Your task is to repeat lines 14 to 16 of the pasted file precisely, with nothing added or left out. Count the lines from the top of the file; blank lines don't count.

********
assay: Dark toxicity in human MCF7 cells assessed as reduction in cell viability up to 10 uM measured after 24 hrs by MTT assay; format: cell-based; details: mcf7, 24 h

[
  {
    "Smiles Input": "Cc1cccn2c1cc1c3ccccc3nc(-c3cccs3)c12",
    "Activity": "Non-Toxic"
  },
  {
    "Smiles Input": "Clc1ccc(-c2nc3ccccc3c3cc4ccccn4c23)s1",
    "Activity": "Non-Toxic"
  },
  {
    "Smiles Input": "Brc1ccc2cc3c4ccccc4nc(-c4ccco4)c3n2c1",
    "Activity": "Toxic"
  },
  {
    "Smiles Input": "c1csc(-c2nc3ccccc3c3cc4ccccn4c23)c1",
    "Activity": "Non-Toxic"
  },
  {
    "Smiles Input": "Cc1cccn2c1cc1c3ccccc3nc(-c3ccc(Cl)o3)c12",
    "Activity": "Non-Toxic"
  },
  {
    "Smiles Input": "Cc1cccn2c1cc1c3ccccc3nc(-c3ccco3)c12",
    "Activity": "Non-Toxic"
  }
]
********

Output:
  },
  {
    "Smiles Input": "c1csc(-c2nc3ccccc3c3cc4ccccn4c23)c1",